by T.W. Budig
ECM Capitol reporter
Don’t panic over electronic pull-tabs, a charitable gaming official counseled lawmakers.
“Those numbers are going to go up exponentially very quickly, said Allen Lund, executive director of Allied Charities of Minnesota, of the number of charitable gaming sites offering the electronic alternative to paper pull-tabs.
Lund’s and other gaming officials’ appearance before the House Commerce and Consumer Protection Finance and Policy Committee on Wednesday (Jan. 16) might not have drawn television cameras but for the tie to the new $975 million Vikings stadium.
The state’s contribution towards the stadium hedges in part on the success of electronic pull-tabs.
But the sale of the first electronic pull-tab game in Minnesota only occurred on Sept. 18 of last year.
Currently, only about 120 charitable gaming sites are equipped with electronic pull-tab devices — just 108 of these actually selling, according to the Minnesota Gambling Control Board.
From the first sale in September to the end of the year, gross sales from electronic pull-tabs was $4.2 million.
The November budget forecast showed charitable gaming stadium revenue — dollars above a baseline — to be $18 million less than projected.
It was originally assumed that some 2,500 gaming sites in Minnesota would be offering electronic pull-tabs by last fall.
Now the goal has been pushed forward to July 1, explained a Revenue Department official.
Committee Chairman Joe Atkins, DFL-Inver Grove Heights, deemed the goal “very aggressive.”
Lund said the members of his organization fall into three groups in terms of electronic pull-tabs.
One group wanted to try them immediately, while another group waited to see the number of providers grow so they could get the best deal.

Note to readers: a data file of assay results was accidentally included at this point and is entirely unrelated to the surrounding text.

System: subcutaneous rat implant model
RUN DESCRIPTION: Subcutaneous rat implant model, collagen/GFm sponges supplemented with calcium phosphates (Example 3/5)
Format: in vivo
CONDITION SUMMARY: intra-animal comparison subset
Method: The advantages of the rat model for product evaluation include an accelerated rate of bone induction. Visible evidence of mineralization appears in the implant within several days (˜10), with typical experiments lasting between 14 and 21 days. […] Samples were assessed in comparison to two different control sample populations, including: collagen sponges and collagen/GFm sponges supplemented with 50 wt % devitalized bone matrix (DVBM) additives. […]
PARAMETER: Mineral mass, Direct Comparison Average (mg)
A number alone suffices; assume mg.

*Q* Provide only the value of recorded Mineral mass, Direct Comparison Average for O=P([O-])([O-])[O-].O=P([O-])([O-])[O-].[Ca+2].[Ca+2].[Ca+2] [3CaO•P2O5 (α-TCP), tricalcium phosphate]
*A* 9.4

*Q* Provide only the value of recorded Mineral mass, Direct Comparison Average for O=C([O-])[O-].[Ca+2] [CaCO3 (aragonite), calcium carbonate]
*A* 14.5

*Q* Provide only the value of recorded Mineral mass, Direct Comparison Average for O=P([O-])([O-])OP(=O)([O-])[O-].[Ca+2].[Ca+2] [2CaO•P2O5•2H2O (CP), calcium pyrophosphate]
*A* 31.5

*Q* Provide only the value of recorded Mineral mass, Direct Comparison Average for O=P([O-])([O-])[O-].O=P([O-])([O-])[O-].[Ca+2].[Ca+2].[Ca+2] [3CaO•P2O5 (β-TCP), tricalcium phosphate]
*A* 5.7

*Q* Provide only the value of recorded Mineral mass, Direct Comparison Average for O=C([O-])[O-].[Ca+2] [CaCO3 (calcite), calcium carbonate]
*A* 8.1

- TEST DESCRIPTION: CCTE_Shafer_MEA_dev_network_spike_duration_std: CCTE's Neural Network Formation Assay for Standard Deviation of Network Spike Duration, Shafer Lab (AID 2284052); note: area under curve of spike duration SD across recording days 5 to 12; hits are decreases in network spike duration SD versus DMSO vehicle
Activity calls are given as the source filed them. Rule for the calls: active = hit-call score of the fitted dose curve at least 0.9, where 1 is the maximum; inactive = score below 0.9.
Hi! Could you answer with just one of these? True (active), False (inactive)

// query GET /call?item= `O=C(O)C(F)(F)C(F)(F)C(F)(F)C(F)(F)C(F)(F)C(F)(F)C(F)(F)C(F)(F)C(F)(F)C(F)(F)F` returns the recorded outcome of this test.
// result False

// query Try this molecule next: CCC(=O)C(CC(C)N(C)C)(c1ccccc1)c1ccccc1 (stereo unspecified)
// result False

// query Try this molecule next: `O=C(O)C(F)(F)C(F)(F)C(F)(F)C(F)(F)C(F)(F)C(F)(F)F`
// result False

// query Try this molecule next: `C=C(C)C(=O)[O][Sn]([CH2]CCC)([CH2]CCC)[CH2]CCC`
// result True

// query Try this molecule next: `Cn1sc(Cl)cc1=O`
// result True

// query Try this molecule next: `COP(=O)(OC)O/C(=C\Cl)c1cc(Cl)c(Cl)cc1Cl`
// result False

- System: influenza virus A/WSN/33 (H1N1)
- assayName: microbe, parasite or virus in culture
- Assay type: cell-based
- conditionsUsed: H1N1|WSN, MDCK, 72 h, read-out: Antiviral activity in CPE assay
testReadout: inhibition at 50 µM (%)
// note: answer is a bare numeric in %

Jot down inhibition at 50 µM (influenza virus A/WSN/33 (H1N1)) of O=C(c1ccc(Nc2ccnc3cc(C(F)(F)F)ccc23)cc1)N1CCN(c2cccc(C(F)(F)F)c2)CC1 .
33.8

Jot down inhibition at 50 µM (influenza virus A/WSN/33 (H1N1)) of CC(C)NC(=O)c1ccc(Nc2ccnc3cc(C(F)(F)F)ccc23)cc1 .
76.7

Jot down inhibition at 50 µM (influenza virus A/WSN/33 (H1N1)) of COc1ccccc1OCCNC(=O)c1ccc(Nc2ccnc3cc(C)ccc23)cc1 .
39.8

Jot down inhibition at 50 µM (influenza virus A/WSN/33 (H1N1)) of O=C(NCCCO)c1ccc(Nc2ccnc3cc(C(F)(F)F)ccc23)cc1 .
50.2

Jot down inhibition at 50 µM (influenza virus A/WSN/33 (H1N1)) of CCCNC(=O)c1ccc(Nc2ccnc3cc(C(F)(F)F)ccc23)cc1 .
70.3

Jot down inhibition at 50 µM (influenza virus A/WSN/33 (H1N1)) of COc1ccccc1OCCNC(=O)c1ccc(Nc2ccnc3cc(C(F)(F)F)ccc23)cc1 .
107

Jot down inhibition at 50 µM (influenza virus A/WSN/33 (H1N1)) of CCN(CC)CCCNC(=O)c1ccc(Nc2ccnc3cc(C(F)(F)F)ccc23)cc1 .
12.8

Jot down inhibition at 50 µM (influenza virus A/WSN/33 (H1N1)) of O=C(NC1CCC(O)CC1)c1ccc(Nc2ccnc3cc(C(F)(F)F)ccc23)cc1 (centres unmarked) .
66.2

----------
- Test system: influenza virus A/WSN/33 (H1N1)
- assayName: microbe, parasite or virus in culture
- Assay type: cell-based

The third group, with 25-year business relationships with paper pull-tab providers, are waiting for the providers to begin to offer electronic pull-tab devices.
Allied Charities is pro electronic gaming, pro stadium, Lund said.
“We would ask for your patience,” he said.
Gambling Control Board Executive Director Tom Barrett doesn’t believe the 2,500-site goal will be reached by July 1.
Ironically, electronic forms of pull-tabs and bingo have been seen as needed alternative to traditional, paper-based gaming.
But the sales of paper pull-tabs have increased.
Other gaming issues were discussed.
Edwin Van Petten, the new executive director of the Minnesota State Lottery, discovered some lawmakers weren’t warm to lottery’s “Play at the Pump” lottery sales experiment whereby lottery tickets can be purchased at the gas pump with the use of a debit card.
Atkins wanted a list of the gas stations offering “Play at the Pump” so he could avoid them — he didn’t want to wait in line for gas while somebody ahead gambled, he quipped.
“I think that’s the most ridiculous idea I have heard in my life,” Rep. Greg Davids, R-Preston, said of “Play at the Pump”.
Davids spoke of wanting to outlaw the game in his legislative district.
Studies have shown, said Van Petten, that it only takes players 10 to 15 seconds to buy a lottery ticket at the pump.
“Play at the Pump” is offered only about nine gas stations in the metro, he said.
Tim Budig is at firstname.lastname@example.org.